Home General Pet Entries Moving With Your Pets: Part 1

Moving With Your Pets: Part 1

Moving your household from one place to another can be a frustrating, exhausting, and stressful experience. There’s all the organizing, packing, cleaning, transporting to deal with, not to mention all the unexpected surprises that inevitably hit at the worst times. Having just made a move myself, I know!

If moving is stressful on us, think of how your pets will feel when you pack up their entire world and without any say in the matter, get whisked away to a new, unfamiliar place.

To keep stress to a minimum for your pets and yourself, here are a few tips. These tips address moves that are not far and are accomplished by driving only. In a future newsletter, I’ll address moves that involve going across state lines or even out of the country.

  • While you’re packing your things for the move try to keep your pets’ areas (food area, litter area, bedding, etc.) the same for as long as you can. Also try to keep as much of their daily routines intact.
  • Animals can sense your moods and emotions. The pending move may stress you out, but try to keep a positive attitude.
  • Make sure your pet’s identification collar/tags are up-to-date with your new information. If your pet has an embedded ID chip, make sure to update the information with the company that holds your pet’s information as soon as you can.
  • If your move takes you away from your usual veterinarian, be sure to get your pet’s records so you can give them to your new vet.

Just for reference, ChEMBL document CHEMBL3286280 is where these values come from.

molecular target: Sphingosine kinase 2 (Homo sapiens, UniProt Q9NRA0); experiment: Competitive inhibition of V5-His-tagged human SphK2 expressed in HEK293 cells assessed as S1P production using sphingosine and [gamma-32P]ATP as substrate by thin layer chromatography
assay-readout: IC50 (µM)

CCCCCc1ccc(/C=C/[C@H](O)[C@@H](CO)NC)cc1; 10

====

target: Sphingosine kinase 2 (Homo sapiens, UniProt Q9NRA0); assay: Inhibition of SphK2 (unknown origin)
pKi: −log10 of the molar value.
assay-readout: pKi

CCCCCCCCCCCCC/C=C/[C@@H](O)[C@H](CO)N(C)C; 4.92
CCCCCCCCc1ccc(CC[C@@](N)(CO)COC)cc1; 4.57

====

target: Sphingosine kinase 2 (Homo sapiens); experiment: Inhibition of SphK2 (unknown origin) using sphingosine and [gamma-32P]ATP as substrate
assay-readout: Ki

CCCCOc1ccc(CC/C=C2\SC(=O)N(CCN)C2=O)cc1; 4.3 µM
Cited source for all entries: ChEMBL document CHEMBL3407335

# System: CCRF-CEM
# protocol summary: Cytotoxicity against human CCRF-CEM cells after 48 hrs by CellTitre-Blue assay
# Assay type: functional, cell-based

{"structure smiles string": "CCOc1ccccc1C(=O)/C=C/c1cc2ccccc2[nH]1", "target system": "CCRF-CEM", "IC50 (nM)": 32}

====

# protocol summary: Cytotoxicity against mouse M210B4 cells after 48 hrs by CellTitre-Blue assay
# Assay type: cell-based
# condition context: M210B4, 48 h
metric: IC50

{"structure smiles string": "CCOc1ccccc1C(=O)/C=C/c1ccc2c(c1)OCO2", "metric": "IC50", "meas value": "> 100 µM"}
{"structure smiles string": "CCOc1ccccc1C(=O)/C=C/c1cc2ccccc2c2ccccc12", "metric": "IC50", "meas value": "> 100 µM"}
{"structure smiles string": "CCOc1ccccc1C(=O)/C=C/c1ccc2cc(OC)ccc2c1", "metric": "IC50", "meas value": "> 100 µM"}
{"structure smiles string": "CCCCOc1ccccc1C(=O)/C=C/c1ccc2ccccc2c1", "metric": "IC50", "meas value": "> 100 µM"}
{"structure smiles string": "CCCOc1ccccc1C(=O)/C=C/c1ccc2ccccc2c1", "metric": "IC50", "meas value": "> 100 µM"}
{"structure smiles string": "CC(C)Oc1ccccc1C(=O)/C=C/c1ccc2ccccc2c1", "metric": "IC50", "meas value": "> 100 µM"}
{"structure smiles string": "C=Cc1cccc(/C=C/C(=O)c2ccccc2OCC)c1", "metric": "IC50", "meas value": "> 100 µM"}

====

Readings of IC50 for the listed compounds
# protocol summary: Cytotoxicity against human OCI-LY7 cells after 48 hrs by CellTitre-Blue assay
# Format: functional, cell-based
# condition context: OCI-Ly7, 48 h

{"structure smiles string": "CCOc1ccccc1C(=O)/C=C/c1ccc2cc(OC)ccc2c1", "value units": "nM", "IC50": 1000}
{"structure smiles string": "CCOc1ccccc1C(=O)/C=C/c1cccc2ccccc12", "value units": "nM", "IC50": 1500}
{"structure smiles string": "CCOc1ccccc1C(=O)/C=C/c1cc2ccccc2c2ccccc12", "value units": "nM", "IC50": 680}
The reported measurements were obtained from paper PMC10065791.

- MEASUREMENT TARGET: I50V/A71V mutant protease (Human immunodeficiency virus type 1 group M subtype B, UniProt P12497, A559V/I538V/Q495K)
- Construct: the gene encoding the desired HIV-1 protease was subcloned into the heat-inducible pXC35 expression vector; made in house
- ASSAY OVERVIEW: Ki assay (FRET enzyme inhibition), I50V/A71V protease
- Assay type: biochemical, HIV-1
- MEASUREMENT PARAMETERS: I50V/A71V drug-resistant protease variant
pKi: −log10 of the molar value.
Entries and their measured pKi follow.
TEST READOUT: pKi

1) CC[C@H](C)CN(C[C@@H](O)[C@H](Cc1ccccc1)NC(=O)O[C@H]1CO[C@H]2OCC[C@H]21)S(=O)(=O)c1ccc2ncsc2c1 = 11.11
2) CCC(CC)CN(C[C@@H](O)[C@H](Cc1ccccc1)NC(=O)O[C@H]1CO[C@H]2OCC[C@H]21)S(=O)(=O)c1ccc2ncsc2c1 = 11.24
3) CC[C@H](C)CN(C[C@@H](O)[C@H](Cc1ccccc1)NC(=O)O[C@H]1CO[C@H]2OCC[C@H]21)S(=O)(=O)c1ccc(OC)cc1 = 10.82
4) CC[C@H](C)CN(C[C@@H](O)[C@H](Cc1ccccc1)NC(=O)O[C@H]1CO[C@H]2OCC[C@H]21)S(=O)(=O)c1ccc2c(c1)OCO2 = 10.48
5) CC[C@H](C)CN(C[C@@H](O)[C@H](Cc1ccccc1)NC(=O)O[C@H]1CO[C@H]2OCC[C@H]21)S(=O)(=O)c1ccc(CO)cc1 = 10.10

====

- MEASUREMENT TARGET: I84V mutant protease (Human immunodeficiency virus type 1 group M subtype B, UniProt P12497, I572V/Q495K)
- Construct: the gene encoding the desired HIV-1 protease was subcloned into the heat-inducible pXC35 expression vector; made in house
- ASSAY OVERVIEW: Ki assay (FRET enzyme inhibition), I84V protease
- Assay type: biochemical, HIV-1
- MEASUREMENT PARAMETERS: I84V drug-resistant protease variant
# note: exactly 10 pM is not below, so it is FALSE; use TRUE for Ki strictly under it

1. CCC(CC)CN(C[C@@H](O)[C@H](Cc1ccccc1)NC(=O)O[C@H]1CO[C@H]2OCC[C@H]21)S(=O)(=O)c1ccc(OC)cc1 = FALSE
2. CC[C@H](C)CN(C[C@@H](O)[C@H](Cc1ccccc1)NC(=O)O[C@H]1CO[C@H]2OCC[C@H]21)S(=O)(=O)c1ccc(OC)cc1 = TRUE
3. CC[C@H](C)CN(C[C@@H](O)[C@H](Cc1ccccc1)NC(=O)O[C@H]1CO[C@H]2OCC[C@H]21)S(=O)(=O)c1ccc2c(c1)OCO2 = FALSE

• When you begin your move, keep your pets’ safety in mind. It’s not uncommon for pets to run off when a door is left open and they are left unattended. If you need to move in and out with the door open, keep your pets in a carrier or crate. If your pets aren’t used to being in an enclosure, get them accustomed to it before moving day.

You can put soft bedding or an item of clothing with your scent on it into the crate or carrier and leave it open. Your pet is sure to investigate. You can also entice them into the space using treats. If they are used to the crate/carrier being a part of the household, they won’t be as stressed when they have to go into it on moving day.

  • If you’re having professional movers help, you might want to place your pets (in their carriers) in an empty room and keep the door closed. Make sure everyone knows not to enter the room so the pets are kept secure.
  • Whether you’re moving using your car, a truck, or van, keep your pets secure in their carriers in the passenger areas. For dogs that are accustomed to it, a safety harness can be used instead of a crate. Never put animals in the trunk of a car, the bed of a truck, or in the back of a van.

And never leave them in the vehicle. You’ve probably heard it many times, but I think it’s important to emphasize how dangerous it is to leave your pets in a vehicle. The outside temperature may seem okay to you, but it gets many times hotter inside a vehicle. Your pets should be the last in before you start driving, and the first out when you reach your destination.

  • Make sure to have your pet’s items (toys, food bowl, litter pan, etc.) in the new place before they arrive. It will certainly reassure them to see/smell their items there. Let them explore, but keep an eye on them to keep them out of trouble! My new kittens had a great time exploring (more like getting into) the many boxes in our new home .
  • After your move, keep up their daily routines, such as feeding and exercise, at the usual times. Keeping some things the same will make your pets feel more at ease.
  • Once you’re in your new home, keep an eye on your pets so they don’t slip out an open door. It’s all new to them, so they might get confused when they get outside alone and try to go back to their old home.
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